The Green Bay Packers head west across the St. Croix river to play the Vikings at U.S. Bank Stadium on Sunday, and it is a big rivalry game with implications for the NFC North Division. So, what was the major topic of conversation on Wednesday when tight end Kyle Rudolph (who scored a touchdown last Monday night) met with the media at Winter Park? The “Duck, duck, gray duck/goose” touchdown celebration controversy.
“We wanted to do something fun—obviously [it was] Monday Night Football,” Rudolph said when asked of the cellie’s origin. “The NFL relaxed the celebration rules, so guys can do something like that and make it fun. I don’t know where the idea came from, I just thought no one has done “Duck, Duck, Goose” yet in the NFL”
And as far as Minnesotans are concerned, no has yet. It’s called “Duck, Duck, Gray Duck” in these parts.
Sick of hearing about it yet, you goose? Yeah, so are we. The Packers game is of much more importance and there are plenty of more important questions to consider—such as what will you call the name of the Vikings quarterback this week—Sam Bradford of Case Keenum? You can be sure that Packers coach Mike McCarthy is concerned about that question.
“You just watch more video. It’s part of the preparation,” McCarthy said when asked how the quarterback shuffle in Minnesota affects his team’s preparation. “We had a chance to see Sam come back in the early part of the game against Chicago, and we’ve watched Case has done. I’ve been very impressed with Case. The offense has been very productive when he’s been in there. You can see his command, his ability to go no huddle and change the tempo and things like that. So, we’ve just got to be sure we’re ready for both of those guys.”
We all know the story of the Vikings quarterback situation, and if we can glean anything from the Wednesday media access at Winter Park is that the Vikings trotted out Keenum for questions again and Bradford was nowhere to be seen. Although head coach Mike Zimmer hedged his bets, perhaps to force McCarthy’s hand in watching more video.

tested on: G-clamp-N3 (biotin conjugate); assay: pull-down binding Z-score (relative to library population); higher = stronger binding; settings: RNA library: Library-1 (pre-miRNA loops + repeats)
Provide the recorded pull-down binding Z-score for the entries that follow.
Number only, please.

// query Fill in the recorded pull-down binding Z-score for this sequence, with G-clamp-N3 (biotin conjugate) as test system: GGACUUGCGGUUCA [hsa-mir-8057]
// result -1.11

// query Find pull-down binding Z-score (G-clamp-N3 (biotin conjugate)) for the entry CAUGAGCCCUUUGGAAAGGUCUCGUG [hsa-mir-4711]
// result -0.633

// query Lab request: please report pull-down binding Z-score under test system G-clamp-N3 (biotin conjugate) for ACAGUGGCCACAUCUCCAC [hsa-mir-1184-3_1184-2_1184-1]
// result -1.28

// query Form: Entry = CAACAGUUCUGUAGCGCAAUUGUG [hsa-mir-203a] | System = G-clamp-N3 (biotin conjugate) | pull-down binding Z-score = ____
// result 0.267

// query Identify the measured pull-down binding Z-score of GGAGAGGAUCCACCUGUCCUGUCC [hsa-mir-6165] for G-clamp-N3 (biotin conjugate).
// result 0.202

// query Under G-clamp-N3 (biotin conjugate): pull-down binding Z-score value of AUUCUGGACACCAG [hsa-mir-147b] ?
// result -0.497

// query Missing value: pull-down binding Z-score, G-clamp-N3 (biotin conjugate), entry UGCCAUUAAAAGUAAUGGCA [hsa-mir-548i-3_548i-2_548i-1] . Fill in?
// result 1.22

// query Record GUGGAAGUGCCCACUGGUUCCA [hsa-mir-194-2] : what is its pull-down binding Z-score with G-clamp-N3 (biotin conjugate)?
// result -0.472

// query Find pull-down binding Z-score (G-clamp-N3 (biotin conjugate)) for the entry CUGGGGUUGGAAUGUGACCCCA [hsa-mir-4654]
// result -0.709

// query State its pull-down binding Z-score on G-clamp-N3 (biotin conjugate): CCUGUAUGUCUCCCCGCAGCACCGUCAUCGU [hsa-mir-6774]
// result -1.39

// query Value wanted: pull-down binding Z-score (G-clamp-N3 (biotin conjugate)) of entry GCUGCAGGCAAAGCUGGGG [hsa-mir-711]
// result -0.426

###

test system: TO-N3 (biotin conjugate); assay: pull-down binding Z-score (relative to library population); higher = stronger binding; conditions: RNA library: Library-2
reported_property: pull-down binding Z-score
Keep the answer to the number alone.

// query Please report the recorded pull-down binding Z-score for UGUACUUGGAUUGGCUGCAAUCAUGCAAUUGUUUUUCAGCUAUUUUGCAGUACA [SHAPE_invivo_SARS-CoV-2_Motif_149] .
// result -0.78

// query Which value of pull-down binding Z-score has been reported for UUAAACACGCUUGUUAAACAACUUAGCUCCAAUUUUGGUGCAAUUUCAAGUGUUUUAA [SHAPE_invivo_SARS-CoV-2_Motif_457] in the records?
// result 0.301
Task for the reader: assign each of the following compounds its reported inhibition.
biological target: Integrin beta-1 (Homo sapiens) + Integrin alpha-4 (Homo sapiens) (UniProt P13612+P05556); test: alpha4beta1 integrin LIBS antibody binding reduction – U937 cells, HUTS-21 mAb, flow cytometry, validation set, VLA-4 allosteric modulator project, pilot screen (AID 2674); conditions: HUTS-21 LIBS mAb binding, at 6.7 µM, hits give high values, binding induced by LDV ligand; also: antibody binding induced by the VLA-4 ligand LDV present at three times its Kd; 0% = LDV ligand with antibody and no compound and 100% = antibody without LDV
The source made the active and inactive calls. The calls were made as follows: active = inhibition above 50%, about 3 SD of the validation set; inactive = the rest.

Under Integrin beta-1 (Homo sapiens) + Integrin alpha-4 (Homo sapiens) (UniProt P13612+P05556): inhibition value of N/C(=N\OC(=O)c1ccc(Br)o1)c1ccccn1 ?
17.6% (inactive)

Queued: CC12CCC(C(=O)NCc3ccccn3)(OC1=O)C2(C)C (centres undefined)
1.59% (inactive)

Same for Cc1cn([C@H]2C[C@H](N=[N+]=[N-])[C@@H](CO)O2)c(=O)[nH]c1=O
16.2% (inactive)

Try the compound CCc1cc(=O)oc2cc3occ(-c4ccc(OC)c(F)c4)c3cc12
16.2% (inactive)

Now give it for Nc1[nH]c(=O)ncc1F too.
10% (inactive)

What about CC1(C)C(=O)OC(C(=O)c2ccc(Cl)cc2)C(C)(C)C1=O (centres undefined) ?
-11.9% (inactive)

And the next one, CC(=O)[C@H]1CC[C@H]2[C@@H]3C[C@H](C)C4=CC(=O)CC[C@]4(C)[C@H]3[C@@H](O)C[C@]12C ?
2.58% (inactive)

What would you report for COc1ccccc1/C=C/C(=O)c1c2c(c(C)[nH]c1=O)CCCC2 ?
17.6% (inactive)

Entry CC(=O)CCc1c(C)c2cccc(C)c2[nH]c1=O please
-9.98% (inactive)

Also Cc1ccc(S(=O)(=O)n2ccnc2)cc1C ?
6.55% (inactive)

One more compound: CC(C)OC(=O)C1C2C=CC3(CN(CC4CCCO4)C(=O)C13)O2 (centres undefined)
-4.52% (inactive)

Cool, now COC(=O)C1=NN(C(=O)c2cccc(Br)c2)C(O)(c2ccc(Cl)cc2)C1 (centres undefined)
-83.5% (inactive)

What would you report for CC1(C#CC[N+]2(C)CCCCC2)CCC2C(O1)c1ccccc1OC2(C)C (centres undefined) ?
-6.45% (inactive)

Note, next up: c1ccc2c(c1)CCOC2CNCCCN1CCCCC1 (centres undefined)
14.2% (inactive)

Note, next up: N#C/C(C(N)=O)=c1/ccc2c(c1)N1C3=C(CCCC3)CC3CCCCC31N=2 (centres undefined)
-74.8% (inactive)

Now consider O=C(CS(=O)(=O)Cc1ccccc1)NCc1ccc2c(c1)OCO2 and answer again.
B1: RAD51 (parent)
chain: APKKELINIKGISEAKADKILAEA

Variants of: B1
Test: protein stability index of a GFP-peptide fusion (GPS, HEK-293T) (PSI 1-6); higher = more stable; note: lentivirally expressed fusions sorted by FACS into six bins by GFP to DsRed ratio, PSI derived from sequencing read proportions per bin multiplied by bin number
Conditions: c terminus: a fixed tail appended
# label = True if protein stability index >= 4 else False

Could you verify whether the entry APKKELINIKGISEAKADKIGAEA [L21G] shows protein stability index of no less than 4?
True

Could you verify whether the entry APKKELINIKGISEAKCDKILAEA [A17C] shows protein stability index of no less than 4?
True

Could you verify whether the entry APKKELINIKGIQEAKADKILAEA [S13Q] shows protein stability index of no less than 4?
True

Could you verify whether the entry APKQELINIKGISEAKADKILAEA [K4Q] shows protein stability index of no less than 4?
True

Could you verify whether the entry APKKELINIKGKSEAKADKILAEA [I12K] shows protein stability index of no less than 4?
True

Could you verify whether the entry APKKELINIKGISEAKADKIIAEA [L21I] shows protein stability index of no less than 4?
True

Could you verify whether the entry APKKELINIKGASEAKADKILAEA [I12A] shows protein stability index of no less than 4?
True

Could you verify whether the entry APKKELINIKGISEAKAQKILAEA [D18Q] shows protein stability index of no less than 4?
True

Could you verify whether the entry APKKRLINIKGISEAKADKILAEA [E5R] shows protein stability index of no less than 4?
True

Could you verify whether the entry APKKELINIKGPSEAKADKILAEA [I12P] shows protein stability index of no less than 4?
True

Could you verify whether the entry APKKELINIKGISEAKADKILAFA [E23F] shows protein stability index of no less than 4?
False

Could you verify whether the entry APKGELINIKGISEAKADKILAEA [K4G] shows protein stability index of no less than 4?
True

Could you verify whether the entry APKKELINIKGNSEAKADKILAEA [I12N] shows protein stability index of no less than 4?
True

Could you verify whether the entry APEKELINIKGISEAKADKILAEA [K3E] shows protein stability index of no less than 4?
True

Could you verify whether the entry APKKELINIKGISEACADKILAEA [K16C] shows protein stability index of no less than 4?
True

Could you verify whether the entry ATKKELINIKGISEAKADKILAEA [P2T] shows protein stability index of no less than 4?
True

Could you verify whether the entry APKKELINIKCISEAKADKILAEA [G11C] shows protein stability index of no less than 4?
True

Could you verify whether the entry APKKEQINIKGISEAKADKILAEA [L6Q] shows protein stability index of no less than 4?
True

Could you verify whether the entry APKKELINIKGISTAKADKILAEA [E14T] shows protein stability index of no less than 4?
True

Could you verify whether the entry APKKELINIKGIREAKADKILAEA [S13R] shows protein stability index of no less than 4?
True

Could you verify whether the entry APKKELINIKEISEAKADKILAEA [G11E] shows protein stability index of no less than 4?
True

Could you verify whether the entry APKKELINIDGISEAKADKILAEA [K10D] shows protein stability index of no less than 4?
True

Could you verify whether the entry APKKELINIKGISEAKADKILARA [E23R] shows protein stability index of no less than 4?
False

“As far as Sam, he’s feeling better again today so, we’ll just see how it goes,” Zimmer said. “If it comes to a time where he can’t go, then I’ll declare him out. We’re just going to keep seeing what he can do and how he can go.”
Meanwhile, Zimmer will likely concern himself with the whereabouts of another quarterback—namely Packers starter Aaron Rodgers. Rodgers had another one of his last-minute wins last weekend and Dallas, and while everyone in Minnesota was buzzing about a duck/goose kerfuffle, everywhere else they were focused on once again, Rodgers raising the level of his team that has been weathering their own share of injuries.
“He gives us a chance to overcome some of the challenges we’ve had on the injury front,” McCarthy said.
As long as Rodgers is behind center, the Packers are never out of game, and no one knows that better than Zimmer, even in his relatively short time in the NFC North Division.
“Anything new? No,” Zimmer said when asked about Rodgers latest heroics. “They just let him have the ball; he’s too good at that. He beat Cincinnati with 21 seconds left. He beat Dallas with no time left, basically. If he’s got the ball in his hands, then you’ve got a chance to end up losing the football game. He does what he does; that never has changed.